Remember, don’t buy the vehicle if the VIN has been tampered with or is missing.

Before buying a vehicle you should check:

  • if the engine has been changed in any way
  • that all locks open with the same key – thieves often change locks that have been damaged
  • if there are two keys available – an original and a spare
  • that the VIN and engine number match those on the vehicle registration certificate and that the surrounding areas have not been altered or covered
  • the condition of the vehicle
  • if the mileage seems reasonable for the vehicle age and condition

If you decide to buy the vehicle, avoid paying in cash. Be aware of fraudulent websites requesting payment online. Pay by a banking system and get a receipt.

Vehicle check services

Before you buy a used vehicle you can check its details to see if it’s been stolen, written off or has any fines outstanding against it. You can check via the Vehicle Licensing Offices and private vehicle check companies.

Always check the following:

  • year of manufacture
  • date of first registration
  • engine capacity
  • colour
  • expiry date of the license disc
  • vehicle excise duty rate (if applicable)

Receiving fines or correspondence for a vehicle you do not own

If you are receiving fines or correspondence for a vehicle you no longer own or have never owned, it is important that you respond as soon as possible. By doing so you can avoid being sent any further items or judgments.

You may have received fines or correspondence from the Vehicle Licensing Office, a Police Enforcement Ticketing Centre or parking tickets.

What you need to do

Use the following information to help you deal with the fines or correspondence that you’ve received:

From a Vehicle Licensing office or Police Ticketing Office

  • return the correspondence to the office that issued it; their address will be on the correspondence
  • quote the vehicle registration number, make and model
  • give the exact date of sale or transfer and the name and address of the person to whom you sold or transferred the vehicle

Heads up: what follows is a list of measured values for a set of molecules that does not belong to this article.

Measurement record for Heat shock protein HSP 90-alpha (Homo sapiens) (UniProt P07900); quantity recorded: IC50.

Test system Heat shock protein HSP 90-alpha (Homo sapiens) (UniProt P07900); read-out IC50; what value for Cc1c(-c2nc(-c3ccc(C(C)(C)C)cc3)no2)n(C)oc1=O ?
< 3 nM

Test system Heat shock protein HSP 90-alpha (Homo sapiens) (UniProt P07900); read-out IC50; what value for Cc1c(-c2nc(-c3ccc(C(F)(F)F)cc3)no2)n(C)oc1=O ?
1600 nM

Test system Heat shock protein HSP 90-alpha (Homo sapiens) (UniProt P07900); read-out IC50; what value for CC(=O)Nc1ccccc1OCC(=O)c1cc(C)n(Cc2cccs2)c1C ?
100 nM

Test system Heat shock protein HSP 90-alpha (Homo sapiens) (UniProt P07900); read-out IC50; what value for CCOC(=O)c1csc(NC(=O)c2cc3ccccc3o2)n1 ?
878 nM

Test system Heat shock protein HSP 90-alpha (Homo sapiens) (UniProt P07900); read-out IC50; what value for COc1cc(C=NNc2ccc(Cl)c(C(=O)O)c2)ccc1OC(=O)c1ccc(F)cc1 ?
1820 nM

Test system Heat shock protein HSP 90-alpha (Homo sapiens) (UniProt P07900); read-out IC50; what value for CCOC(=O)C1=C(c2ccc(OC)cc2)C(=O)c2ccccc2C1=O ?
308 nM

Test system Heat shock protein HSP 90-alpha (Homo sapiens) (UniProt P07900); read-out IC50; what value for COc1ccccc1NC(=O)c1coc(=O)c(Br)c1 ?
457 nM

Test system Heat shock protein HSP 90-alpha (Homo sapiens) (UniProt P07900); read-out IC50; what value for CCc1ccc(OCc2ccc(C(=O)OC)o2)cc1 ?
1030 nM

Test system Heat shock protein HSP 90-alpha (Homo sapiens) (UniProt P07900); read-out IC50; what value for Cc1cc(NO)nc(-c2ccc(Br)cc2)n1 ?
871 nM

• if you do not have these details or if you have never owned the vehicle, you should explain this in your letter and give as much information as possible
  • usually, the Vehicle Licensing Office or Police Ticketing Office is unable to accept these details via the telephone or email
  • keep a copy of the correspondence for reference
  • keep any sale agreements on hand as proof

Advice on selling your vehicle

When you sell your vehicle privately or through a motor trader you’ll need to tell the Vehicle Licensing Office. If you fail to tell the Vehicle Licensing Office, you could be held responsible for any future motoring offences committed by the vehicle

Don’t get caught out

It’s important to tell the Vehicle Licensing Office as soon as you sell your vehicle or you’ll continue to be responsible for paying the vehicle registration fees or penalties relating to the non-payment of it. You may also receive communication relating to motoring offences committed by the vehicle. When the Vehicle Licensing Office has been told, you should receive an acknowledgement confirming that you are no longer responsible for the vehicle.

Important points to consider when selling a vehicle

There are some simple steps you can take to protect yourself from becoming a victim of crime when selling your vehicle:

  • it’s worth remembering that thieves can pose as potential buyers
  • never let the buyer go on a test drive alone as they may not come back
  • don’t leave the buyer alone with your keys in the ignition
  • be careful when accepting cheques or bank guarantees – don’t part with your car until you’re sure the payment is genuine. If in doubt, contact your bank
  • it’s also worth asking the buyer for a form of identity, satisfying yourself that it looks genuine, alternatively the buyer may ask to see proof of your identity
  • know where the vehicle VIN number / engine number is as the buyer may want to check this

Video Ads

Government Directory eBook

View

Twitter Updates